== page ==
Scientists 'fix' bacterial tree of life
The study, led by Professor Philip Hugenholtz from UQ's School of Chemistry and Molecular Biosciences and the Australian Centre for Ecogenomics (ACE), relied on a technique called metagenomics, where bacterial genomes are obtained straight from environmental samples, to create a more complete picture of the structure of the bacterial kingdom.
Professor Hugenholtz said this structure, known scientifically as taxonomy, helps us connect the relationships between living things.
“Taxonomy helps us classify living things by arranging them in a hierarchy from closely to distantly related organisms according to ranks, such as species, genus, family, order, class, phylum and domain,” he said.
“It's a system that helps us understand how organisms are related to each other, just like we do for time – using seconds, minutes, hours, and so on – or for geographic locations, using a street number, street, suburb, state and country.”
Professor Hugenholtz said the scientific community generally agrees that evolutionary relationships are the most natural way to classify organisms, but bacterial taxonomy is riddled with errors, due to historical difficulties.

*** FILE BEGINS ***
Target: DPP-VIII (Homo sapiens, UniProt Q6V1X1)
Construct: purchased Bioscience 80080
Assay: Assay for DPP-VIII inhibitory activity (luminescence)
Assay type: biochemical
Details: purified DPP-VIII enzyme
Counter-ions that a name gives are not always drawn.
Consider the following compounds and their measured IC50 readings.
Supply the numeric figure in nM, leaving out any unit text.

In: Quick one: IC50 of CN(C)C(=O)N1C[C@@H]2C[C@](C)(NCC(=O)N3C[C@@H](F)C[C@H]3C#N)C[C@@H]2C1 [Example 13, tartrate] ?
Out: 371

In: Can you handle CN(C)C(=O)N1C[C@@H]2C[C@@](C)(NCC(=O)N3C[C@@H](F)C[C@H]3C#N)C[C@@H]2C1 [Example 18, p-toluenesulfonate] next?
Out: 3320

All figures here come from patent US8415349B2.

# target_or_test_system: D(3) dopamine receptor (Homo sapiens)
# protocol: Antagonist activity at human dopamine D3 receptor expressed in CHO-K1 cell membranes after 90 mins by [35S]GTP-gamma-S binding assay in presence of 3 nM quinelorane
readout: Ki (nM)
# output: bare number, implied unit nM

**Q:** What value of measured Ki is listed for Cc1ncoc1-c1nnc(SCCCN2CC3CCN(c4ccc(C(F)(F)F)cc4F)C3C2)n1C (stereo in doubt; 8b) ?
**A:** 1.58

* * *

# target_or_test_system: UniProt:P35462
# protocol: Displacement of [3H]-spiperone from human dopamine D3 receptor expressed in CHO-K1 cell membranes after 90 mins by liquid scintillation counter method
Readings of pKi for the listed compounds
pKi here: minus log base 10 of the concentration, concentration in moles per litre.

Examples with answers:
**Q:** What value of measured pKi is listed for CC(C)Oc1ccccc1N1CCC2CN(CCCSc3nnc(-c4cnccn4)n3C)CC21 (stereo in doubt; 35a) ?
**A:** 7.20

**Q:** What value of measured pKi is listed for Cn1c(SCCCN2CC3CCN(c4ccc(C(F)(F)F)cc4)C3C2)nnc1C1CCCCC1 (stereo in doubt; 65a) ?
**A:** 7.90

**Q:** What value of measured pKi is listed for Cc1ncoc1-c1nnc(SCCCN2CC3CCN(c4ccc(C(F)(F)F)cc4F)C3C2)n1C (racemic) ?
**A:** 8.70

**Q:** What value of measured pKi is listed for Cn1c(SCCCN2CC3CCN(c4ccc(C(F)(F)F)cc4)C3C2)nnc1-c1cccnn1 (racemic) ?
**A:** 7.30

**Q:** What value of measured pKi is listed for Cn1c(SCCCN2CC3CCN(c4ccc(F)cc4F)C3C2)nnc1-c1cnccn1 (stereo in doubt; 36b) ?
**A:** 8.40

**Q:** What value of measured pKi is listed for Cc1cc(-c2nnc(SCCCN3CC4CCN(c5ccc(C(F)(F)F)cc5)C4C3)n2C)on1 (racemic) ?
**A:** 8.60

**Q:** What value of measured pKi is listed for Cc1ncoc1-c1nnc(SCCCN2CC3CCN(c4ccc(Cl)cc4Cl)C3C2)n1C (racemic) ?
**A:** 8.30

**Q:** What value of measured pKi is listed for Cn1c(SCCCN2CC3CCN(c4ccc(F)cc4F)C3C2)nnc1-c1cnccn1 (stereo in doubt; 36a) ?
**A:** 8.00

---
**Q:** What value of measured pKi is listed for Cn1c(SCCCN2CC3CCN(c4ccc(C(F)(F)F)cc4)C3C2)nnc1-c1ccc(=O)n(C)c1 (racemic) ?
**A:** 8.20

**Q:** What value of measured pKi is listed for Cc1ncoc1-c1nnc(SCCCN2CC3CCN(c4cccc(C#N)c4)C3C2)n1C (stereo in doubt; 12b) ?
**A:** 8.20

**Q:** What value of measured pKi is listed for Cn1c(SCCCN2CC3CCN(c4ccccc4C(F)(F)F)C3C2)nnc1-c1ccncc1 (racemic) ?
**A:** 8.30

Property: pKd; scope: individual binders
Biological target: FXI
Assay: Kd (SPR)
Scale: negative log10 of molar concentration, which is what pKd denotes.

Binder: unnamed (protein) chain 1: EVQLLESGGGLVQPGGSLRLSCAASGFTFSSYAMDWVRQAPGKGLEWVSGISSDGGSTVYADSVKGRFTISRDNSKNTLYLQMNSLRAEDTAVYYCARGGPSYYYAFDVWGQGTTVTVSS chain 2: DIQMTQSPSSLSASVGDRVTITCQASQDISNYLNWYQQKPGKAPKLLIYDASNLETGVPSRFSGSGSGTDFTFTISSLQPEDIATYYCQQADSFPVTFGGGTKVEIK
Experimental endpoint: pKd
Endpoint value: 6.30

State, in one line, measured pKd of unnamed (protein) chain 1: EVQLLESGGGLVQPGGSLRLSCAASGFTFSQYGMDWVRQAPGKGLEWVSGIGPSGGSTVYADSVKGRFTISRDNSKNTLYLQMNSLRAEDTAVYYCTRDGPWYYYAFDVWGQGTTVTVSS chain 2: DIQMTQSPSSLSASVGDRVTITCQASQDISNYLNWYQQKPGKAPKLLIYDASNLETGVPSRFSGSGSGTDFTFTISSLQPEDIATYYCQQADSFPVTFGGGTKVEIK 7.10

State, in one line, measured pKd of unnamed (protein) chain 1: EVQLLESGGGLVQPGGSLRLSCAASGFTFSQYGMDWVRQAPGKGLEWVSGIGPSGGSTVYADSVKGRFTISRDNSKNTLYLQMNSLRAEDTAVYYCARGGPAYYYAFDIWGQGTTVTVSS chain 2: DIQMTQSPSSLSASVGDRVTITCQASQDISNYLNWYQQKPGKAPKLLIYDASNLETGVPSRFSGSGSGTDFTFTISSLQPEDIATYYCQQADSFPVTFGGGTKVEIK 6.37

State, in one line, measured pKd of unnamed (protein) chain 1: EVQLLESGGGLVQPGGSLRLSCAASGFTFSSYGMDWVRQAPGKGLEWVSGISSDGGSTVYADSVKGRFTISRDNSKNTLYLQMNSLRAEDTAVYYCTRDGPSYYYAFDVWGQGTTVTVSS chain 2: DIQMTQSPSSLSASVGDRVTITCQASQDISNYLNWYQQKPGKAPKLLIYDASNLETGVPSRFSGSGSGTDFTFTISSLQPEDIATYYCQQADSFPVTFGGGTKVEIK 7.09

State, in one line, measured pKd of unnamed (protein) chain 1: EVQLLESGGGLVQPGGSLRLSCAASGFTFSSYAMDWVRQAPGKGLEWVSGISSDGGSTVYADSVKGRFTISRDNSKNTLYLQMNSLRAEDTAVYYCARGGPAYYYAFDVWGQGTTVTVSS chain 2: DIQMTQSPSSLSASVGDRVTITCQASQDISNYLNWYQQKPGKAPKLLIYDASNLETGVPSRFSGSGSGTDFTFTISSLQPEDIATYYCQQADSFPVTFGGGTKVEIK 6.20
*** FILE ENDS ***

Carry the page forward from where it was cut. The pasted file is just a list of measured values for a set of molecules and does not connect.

“This is mainly because microbial species have very few distinctive physical features, meaning that there are thousands of historically misclassified species,” he said.
“It's also compounded by the fact that we can't yet grow the great majority of microorganisms in the laboratory, so have been unaware of them until quite recently.”
Dr Donovan Parks, the lead software developer on the project, is excited about the recent advancement of genome sequencing technology, and how it's helping reconstruct the bacterial tree of life.
“It's developed to a remarkable degree, and we can now get the entire genetic blueprints of hundreds of thousands of bacteria, including bacteria that have not yet been grown in the lab,” he said.
The research team then used these genomic blueprints to construct a giant evolutionary tree of bacteria based on 120 genes that are highly conserved across the bacterial domain.
“This tree helped us create a standardised model, where we fixed all of the misclassifications and made the evolutionary timelines between bacterial groups consistent,” Dr Parks said.
“For example, the genus Clostridium has been a dumping ground for rod-shaped bacteria that produce spores inside their cells, so we reclassified this group into 121 separate genus groups across 29 different families.
“We've given bacterial classification a complete makeover, and we're delighted that the scientific community is just as excited about this as we are.”
The study, which also involves ACE researchers Dr Maria Chuvochina, Dr David Waite, Dr Christian Rinke, Adam Skarshewski and Pierre-Alain Chaumeil, has been published in Nature Biotechnology (DOI: 10.1038/nbt.4229).
The research teams' taxonomy is on the Genome Taxonomy Database, at gtdb.ecogenomic.org, which has been funded by an Australian Research Council Laureate Fellowship.
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